What Is A Runoff Election And Why Do They Happen?

The closely watched 2022 Georgia midterm election between Sen. Raphael Warnock and Republican nominee Herschel Walker will head to a runoff election. The results of that Georgia runoff (on December 6, per "PBS NewsHour") could decide the balance of power in the United States Senate, The Associated Press reports. Not every state has runoff elections as part of their electoral process like Georgia, and according to Ballotpedia, the states that do have runoff elections handle the process differently.

In certain states, the potential for a runoff depends on the nature of the election itself, and the elected position that will be decided by the outcome, such as if the office in question is in the state or in the federal government, like what's set to take place in Georgia between Warnock and Walker. More than anything though, runoff elections happen in certain states and not in others because each state defines what it means to win an election, and each has its own estimation of just how many votes it takes for the voice of the people to be heard sufficiently.

Most states have no runoff elections at all

As Ballotpedia notes, all but 10 U.S. states have no runoff election system. That's because those states in question use what's called a plurality voting system. As the online political encyclopedia elsewhere explains, a plurality voting system — sometimes called winner-take-all — means that if no single candidate wins 50% + 1 of all votes in the election, then the candidate who got the most votes will win, regardless of how big the field of candidates may be.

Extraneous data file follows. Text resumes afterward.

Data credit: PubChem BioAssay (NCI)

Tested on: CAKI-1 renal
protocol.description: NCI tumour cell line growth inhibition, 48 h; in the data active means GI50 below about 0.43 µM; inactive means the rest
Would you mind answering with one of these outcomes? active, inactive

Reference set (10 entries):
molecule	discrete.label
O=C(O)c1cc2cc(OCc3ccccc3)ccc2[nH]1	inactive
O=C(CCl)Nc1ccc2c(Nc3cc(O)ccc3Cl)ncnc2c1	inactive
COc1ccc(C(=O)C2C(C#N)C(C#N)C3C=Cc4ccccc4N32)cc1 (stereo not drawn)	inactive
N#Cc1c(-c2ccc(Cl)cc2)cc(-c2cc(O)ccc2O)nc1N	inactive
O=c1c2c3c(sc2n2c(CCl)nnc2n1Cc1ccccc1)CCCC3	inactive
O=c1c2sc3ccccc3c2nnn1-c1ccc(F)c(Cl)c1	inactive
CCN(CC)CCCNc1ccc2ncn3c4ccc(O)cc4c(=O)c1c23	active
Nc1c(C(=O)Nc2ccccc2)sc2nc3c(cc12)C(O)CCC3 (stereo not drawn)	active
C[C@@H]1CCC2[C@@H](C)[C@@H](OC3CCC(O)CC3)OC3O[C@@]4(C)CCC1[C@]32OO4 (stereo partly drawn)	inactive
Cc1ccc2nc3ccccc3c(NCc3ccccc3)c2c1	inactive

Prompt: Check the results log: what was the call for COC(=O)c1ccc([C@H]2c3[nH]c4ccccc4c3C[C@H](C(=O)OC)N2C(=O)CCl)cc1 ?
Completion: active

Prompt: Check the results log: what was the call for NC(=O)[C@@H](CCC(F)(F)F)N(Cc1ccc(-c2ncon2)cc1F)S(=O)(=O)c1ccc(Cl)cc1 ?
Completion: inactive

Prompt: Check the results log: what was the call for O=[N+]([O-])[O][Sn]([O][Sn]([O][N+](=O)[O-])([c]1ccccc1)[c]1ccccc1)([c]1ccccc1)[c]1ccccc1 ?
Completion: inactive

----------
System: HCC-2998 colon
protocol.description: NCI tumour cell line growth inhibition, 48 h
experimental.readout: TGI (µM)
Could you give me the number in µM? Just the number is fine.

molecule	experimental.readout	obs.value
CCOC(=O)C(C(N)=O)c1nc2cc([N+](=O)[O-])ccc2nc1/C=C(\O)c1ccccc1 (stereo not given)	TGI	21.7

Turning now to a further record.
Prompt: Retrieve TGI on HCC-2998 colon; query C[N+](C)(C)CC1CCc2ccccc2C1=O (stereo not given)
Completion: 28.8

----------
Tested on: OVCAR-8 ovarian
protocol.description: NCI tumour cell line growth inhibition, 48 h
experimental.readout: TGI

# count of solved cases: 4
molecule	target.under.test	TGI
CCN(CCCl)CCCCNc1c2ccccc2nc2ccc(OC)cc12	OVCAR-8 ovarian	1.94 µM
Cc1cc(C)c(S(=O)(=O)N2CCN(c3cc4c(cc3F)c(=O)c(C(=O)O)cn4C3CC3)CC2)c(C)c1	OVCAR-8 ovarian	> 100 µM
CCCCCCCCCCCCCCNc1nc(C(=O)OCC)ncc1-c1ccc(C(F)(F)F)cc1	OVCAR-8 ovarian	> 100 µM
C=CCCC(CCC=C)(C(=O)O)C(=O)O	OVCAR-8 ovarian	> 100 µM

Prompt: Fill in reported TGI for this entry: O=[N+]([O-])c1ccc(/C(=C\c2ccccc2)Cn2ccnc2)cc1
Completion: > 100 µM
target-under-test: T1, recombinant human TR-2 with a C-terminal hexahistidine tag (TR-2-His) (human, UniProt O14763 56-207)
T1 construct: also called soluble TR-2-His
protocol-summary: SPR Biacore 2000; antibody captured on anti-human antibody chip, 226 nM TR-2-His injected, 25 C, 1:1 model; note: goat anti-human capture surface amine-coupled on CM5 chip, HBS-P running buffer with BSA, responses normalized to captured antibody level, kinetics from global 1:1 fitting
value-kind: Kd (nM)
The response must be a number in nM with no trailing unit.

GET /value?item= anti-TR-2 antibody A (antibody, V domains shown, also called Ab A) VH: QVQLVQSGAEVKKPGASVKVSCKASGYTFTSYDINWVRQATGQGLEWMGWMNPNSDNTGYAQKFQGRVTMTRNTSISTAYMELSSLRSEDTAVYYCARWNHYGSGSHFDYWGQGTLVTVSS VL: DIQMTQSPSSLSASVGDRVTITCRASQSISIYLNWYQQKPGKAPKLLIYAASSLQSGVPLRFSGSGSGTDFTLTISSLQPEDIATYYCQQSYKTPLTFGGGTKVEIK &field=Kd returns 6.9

In states like these, the issue between Sen. Raphael Warnock and Herschel Walker would be moot, and the candidate who got the most votes at the time of the election would win the right to serve in the U.S. Senate for Georgia. According to Ballotpedia, all but two U.S. states — Georgia and Louisiana — use the plurality system in their general elections, while 10 others only have runoff elections in their primaries. South Dakota will only hold a runoff election in their primaries for congressional seats and for state governor. Meanwhile, Vermont will have a runoff in its state primary only if the vote is tied.

Only Georgia and Louisiana have runoffs in their general elections

Per Ballotpedia, Louisiana and Georgia are the only two states in the U.S. to require a runoff in their general election if any one candidate fails to earn the majority of the vote, which is 50% of all votes plus 1. Neither Sen. Raphael Warnock nor Herschel Walker reached that threshold, with Warnock receiving over 49% of the vote and Walker over 48% (via The New York Times). 

In the last election cycle, Warnock defeated Republican interim Sen. Kelly Loeffler to win his seat. Also notable, Georgia candidates may, by law, request a recount if the margin of victory is 0.5% or less, though there's no legal mechanism in place to trigger a recount automatically, according to ABC News.

One purpose of a runoff election in any scenario, per the National Conference of State Legislatures, is to encourage a candidate to appeal to a majority of voters and not just their own supporters or the ideological extremes of their party.